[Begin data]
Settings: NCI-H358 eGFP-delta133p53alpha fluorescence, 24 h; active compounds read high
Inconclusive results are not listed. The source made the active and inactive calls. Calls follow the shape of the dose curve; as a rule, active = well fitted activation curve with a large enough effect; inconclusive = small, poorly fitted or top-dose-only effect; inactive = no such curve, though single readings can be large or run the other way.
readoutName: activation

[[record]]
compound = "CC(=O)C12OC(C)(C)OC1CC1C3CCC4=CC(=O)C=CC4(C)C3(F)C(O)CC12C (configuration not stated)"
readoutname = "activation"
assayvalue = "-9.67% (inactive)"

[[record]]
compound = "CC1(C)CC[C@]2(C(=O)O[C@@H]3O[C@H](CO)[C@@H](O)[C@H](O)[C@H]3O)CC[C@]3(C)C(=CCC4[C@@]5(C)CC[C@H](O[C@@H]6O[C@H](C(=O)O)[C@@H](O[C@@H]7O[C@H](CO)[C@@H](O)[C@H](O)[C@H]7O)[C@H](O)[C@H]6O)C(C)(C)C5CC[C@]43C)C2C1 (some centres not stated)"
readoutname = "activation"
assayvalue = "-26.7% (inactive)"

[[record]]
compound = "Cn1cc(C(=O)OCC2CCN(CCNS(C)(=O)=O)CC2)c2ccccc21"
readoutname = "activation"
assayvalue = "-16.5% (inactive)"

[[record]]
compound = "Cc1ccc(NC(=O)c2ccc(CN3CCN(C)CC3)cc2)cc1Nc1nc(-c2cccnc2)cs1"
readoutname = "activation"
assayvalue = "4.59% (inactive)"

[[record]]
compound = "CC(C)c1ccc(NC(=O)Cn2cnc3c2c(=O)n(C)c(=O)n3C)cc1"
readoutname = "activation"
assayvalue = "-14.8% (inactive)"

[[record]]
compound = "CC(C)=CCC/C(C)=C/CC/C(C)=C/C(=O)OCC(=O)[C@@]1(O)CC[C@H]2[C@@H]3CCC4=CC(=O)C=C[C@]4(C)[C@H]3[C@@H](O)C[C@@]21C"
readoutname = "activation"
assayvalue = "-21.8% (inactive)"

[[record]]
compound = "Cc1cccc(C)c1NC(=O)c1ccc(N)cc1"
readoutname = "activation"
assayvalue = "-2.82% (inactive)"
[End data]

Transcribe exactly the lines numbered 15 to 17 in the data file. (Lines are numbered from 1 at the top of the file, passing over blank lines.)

assayvalue = "-16.5% (inactive)"

[[record]]
compound = "Cc1ccc(NC(=O)c2ccc(CN3CCN(C)CC3)cc2)cc1Nc1nc(-c2cccnc2)cs1"